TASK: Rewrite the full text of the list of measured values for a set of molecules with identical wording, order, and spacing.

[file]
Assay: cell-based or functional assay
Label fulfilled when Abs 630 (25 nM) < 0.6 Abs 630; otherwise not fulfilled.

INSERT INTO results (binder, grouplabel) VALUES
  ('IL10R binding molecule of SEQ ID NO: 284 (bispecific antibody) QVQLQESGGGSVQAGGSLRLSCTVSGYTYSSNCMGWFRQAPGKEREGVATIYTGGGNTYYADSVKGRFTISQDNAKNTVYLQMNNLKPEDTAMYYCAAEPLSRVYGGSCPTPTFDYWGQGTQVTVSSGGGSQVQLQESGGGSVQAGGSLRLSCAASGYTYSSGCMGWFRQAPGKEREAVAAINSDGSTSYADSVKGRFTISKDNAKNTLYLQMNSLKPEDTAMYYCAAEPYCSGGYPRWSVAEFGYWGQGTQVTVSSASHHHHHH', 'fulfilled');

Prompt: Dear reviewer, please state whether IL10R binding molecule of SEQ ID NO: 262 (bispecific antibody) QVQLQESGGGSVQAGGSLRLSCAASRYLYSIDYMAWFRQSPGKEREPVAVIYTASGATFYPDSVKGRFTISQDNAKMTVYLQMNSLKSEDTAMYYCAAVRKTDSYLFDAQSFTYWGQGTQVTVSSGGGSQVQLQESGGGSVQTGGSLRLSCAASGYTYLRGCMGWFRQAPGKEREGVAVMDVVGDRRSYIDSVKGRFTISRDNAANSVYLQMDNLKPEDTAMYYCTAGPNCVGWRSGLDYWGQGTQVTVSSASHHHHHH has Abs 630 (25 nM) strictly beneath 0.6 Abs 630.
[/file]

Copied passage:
Assay: cell-based or functional assay
Label fulfilled when Abs 630 (25 nM) < 0.6 Abs 630; otherwise not fulfilled.

INSERT INTO results (binder, grouplabel) VALUES
  ('IL10R binding molecule of SEQ ID NO: 284 (bispecific antibody) QVQLQESGGGSVQAGGSLRLSCTVSGYTYSSNCMGWFRQAPGKEREGVATIYTGGGNTYYADSVKGRFTISQDNAKNTVYLQMNNLKPEDTAMYYCAAEPLSRVYGGSCPTPTFDYWGQGTQVTVSSGGGSQVQLQESGGGSVQAGGSLRLSCAASGYTYSSGCMGWFRQAPGKEREAVAAINSDGSTSYADSVKGRFTISKDNAKNTLYLQMNSLKPEDTAMYYCAAEPYCSGGYPRWSVAEFGYWGQGTQVTVSSASHHHHHH', 'fulfilled');

Prompt: Dear reviewer, please state whether IL10R binding molecule of SEQ ID NO: 262 (bispecific antibody) QVQLQESGGGSVQAGGSLRLSCAASRYLYSIDYMAWFRQSPGKEREPVAVIYTASGATFYPDSVKGRFTISQDNAKMTVYLQMNSLKSEDTAMYYCAAVRKTDSYLFDAQSFTYWGQGTQVTVSSGGGSQVQLQESGGGSVQTGGSLRLSCAASGYTYLRGCMGWFRQAPGKEREGVAVMDVVGDRRSYIDSVKGRFTISRDNAANSVYLQMDNLKPEDTAMYYCTAGPNCVGWRSGLDYWGQGTQVTVSSASHHHHHH has Abs 630 (25 nM) strictly beneath 0.6 Abs 630.